Season And Oil Homemade Fries In A Resealable Bag For Easy Cleanup

Making good fries from scratch involves more than just slicing spuds and cooking them. Although this is the main focus of any recipe, details like choosing the right potato and knowing how to properly season the spuds can make big differences in the final flavor outcome. Yet, there are other factors that can deem the overall process successful, including how tidy you manage to keep your kitchen during prepping and cooking. Since things can get messy quickly, seasoning fries in a resealable bag is a must.

In order to ensure that every fry is well coated in seasoning, they need to be thoroughly tossed in oil and spices. The issue is that if you shake fries in a bowl or mix them directly on a sheet pan, there's a risk of oil splattering and seasoning becoming airborne. As a result, the best way to prevent mess and make for a speedier and more effortless cleanup is to add fries and flavorings to a closed container, before shaking vigorously.

As for what the best vessel is for the job, the answer is a resealable bag. Unlike with a storage container, you can massage in seasonings for a more even distribution of spices due to the bag's malleable nature. That said, single-use plastic bags offer ultimate convenience and cleanliness as they can go straight into the bin afterwards. Otherwise, a reusable bag can be a sustainable choice, allowing for equally effective seasoning without the extra waste.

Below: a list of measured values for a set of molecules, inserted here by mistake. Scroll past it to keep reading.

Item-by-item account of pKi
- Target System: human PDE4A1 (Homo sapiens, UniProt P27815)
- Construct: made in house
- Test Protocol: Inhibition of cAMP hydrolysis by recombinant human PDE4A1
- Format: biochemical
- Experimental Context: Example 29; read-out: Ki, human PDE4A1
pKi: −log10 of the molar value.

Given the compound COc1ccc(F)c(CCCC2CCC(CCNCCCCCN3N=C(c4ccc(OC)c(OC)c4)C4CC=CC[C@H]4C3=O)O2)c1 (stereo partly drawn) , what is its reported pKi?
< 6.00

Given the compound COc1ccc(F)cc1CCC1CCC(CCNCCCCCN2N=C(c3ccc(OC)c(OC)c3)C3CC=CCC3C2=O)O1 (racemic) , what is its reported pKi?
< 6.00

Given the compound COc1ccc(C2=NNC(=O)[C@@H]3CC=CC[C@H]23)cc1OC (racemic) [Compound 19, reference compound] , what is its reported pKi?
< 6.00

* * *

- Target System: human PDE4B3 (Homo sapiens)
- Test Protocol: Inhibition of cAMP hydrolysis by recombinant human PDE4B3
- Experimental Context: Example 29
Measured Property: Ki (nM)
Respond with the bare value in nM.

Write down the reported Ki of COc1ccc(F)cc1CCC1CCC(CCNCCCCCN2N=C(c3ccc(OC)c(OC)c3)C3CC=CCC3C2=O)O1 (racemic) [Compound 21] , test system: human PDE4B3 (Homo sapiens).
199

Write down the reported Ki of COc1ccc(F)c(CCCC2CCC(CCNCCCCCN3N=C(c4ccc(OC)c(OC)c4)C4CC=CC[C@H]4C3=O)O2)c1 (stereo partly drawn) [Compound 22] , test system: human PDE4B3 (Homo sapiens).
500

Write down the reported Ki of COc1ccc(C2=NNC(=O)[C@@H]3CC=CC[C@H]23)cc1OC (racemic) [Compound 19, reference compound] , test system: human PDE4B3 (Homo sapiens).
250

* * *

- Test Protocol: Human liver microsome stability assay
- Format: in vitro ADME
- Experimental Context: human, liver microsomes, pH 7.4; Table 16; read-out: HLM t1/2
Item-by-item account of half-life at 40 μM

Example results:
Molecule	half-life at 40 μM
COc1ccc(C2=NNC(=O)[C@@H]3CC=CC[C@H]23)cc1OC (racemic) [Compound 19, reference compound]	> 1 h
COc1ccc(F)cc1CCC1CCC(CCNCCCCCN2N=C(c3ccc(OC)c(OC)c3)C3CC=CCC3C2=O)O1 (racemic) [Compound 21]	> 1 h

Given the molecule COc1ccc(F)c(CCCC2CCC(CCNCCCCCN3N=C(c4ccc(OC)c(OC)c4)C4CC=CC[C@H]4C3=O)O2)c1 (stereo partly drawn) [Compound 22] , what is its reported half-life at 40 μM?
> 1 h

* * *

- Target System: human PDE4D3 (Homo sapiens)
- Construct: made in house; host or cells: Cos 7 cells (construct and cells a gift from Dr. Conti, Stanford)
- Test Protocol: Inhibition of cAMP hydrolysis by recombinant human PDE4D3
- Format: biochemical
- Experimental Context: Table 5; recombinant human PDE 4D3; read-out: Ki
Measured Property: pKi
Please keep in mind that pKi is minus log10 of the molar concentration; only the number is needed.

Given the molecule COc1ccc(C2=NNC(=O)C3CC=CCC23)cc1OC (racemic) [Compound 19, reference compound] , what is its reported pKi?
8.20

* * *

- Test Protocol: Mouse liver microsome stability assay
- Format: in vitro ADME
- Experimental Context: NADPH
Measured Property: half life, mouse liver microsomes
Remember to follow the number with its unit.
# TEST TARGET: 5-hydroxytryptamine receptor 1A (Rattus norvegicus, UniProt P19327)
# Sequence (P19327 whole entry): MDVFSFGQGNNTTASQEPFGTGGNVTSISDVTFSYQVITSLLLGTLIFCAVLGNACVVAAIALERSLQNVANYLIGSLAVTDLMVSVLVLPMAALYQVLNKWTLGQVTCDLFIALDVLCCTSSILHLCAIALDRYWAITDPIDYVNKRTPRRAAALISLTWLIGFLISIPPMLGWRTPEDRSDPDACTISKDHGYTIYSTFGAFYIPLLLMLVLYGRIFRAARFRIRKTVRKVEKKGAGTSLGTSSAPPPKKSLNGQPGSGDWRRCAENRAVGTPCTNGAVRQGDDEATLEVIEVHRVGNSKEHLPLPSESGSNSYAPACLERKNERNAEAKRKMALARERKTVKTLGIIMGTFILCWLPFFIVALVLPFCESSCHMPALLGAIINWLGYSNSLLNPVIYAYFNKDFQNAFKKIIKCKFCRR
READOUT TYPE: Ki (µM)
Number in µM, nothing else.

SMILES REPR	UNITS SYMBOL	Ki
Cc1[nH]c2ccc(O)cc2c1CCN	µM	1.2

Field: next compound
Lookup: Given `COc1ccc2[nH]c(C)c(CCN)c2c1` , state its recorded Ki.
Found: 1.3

What to remember when seasoning and cooking homemade fries

Fries destined for the oven can be tossed in a neutral option with a high smoke point like peanut or canola oil, but also flavorful oils with a lower smoke point like a grassy olive oil. You can even work with truffle or chili-infused oils to deliver bolder flavor in conjunction with herbs and spices. Speaking of which, experiment with seasonings, including blends like ranch or everything bagel seasoning. Just remember to save additions like grated cheese or a drizzle of hot honey as a garnish to deter any sticking or burning.

Beyond dressing spuds in a resealable bag, the rest of the fry-making process can be just as (relatively) mess-free. For example, to make cleanup less laborious, bake fries in an oven or a closed vessel like an air fryer to reduce oil landing on kitchen surfaces, which would be typical of shallow or deep frying. However, if you must fry, start with dry spuds and cold oil to limit sputters — this even produces crispier fries.

Despite that there are merits to keeping things tidy, there's nothing to stop you from getting "messy" when serving fries. With your plate as the target, load toppings onto seasoned fries, layering melty cheese, caramelized onions, crumbled chorizo, shredded lettuce, aioli, or whatever else you please. Then, dig in and take comfort in knowing you won't need to spend hours scrubbing pans and polishing counters afterward!